The recent award Gard Marine & Energy Ltd v China National Chartering Co Ltd ("Ocean Victory”) deserve to be taken in consideration as it highlights the liability that a charterer takes during a marine voyage.

The vessel Ocean Victory, a Capesize bulk carrier, was demise-­‐chartered by its registered owners, Ocean Victory Maritime Inc., to Ocean Line Holdings Ltd for a period of 10 years on an amended Barecon 89 form which provided that the vessel was to be employed «only between good and safe ports».

On 24 October 2006, the Ocean Victory, part-­‐ laden with an iron ore cargo, while attempting to leave the port of Kashima in a severe gale, encountered  force  9  winds  and  heavy  swell,  was  set down on the end of a breakwater and then driven aground, before breaking up.

Claimant underwriters Gard Marine & Energy Ltd, as assignee of  the  rights  of  Ocean  Victory Maritime Inc. and Ocean Line Holdings Ltd., lodged a claim for damages against the time-­‐ charterer China National Chartering alleging that:

  1. Kashima had been a prospectively unsafe port for a Capesize bulk carrier and
  2. there was no system in place to guard against every conceivable hazard.

Charterers argued that:

  1. Kashima could not be described as  an unsafe port simply because of the reasons set out above;
  2. it    was    only    necessary    to    ascertain whether   there   had   been   a   reasonable level    of  safety.  Moreover,  charterers pointed   out   that  no   vessel   had   ever before been trapped  by a combination of wind and swell in the way that happened to Ocean Victory.

The Court found that Kashima had been unsafe for the vessel and held that the storm that affected the port of Kashima was not an abnormal event.

In particular, the Court held that the danger faced by the Ocean Victory related to the particular characteristics of the port of Kashima, which was regularly exposed to long waves and gale force winds. On the facts, there was a real -­‐ as opposed to fanciful -­‐ risk that both might occur at the same time. In those circumstances «… ordinary seamanship and navigation could not ensure a safe exit from Kashima… good luck (would be) also required».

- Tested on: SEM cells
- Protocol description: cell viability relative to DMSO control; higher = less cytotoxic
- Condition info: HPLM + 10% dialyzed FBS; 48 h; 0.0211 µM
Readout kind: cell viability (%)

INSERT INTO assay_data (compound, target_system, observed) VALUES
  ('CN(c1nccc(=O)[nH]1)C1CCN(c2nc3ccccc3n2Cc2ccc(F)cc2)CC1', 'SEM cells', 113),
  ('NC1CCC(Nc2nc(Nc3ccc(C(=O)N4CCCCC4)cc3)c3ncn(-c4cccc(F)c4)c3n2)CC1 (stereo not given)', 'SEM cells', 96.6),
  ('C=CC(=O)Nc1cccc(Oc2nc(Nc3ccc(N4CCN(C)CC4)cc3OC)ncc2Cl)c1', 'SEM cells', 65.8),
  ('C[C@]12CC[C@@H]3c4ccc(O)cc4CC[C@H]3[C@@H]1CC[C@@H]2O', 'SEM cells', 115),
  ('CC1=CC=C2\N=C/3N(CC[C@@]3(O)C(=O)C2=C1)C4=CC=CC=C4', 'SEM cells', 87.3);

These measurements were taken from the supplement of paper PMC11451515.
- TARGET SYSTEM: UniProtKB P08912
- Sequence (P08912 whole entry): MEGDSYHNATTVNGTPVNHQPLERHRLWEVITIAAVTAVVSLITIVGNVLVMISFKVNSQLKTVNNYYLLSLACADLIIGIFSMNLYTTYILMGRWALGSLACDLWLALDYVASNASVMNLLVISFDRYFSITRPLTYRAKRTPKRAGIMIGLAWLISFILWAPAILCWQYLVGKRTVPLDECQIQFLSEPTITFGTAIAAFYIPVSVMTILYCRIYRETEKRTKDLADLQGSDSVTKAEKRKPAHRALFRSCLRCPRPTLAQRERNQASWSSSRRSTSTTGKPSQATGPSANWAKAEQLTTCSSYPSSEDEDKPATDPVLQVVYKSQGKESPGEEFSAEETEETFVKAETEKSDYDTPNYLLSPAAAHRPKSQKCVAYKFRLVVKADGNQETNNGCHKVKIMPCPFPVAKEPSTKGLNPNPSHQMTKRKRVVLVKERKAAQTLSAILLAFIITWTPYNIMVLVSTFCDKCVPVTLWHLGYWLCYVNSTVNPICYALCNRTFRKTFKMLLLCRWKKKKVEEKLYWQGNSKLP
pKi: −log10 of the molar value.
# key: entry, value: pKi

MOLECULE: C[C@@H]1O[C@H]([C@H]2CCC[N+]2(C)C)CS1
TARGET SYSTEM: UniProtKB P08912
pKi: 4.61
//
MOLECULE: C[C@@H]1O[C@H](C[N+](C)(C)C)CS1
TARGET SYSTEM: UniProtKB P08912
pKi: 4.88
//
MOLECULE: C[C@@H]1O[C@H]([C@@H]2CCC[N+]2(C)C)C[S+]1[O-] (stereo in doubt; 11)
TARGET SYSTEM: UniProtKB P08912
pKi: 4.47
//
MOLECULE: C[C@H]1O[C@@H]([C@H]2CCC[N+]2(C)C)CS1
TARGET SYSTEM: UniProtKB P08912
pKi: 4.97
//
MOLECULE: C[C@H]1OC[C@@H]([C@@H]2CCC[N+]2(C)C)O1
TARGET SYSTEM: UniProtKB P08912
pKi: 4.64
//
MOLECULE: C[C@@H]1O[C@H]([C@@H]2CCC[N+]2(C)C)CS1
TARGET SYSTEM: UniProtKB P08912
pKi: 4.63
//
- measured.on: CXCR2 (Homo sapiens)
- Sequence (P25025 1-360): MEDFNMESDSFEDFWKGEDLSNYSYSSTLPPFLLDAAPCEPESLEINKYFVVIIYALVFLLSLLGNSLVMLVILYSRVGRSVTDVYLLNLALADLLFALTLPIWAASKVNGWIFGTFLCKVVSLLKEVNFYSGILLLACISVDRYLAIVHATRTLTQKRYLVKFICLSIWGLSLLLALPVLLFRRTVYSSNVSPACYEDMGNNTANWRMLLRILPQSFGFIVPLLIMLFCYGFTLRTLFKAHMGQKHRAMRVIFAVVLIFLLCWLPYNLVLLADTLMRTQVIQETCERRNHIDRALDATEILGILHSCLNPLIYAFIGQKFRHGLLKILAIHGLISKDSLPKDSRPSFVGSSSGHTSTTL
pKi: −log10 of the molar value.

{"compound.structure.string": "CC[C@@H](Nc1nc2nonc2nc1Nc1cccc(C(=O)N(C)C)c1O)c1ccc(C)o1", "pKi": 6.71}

There was  a  real  risk  that  the vessel  might  be advised to leave the port due to a convergence of bad weather events and, in those circumstances, there was no system for ensuring that such advice was given only when it was safe to leave port.

Having established the foregoing, the Court needed to assess whether the accident might have been caused by the absence of systems to properly guarantee the safety of the port of Kashima.

In such respect, the English Court decided that:

  1. the effective cause for the accident was the    instruction   given   by   charterers’ representative,     a     local     experienced mariner, that the vessel should leave the port.   The fact that it had been given without  considering whether it was safe for  the  vessel   to  leave  the  port  only confirmed the absence of a suitable safety system;
  2. there was no negligence in navigation by the  master. The Court stated that even if the  master’s had been found negligent, the lack of   safety systems in the port would still have  remained the real cause of the accident.

The Ocean Victory case confirms English Courts’ position, according to which a port is considered safe if, at the relevant time, a vessel can leave it without being exposed to dangers that, in no event, could be avoided by good navigation and seamanship.

Besides, this case underlines that charterers cannot necessarily  rely  on  the  master’s  alleged negligence to relieve themselves of liability. As a matter of fact, even if the master had been considered negligent, such circumstance would not have been sufficient, in itself, to break the chain of causation between the unsafety of the port and the damage suffered.

As a result of the claim, charterers incurred a liability of USD 137.7 million; considering the extent of the decision, from now on all charterers should take into due account the serious compensatory consequences originating from their breach of ‘safe port’ warranty.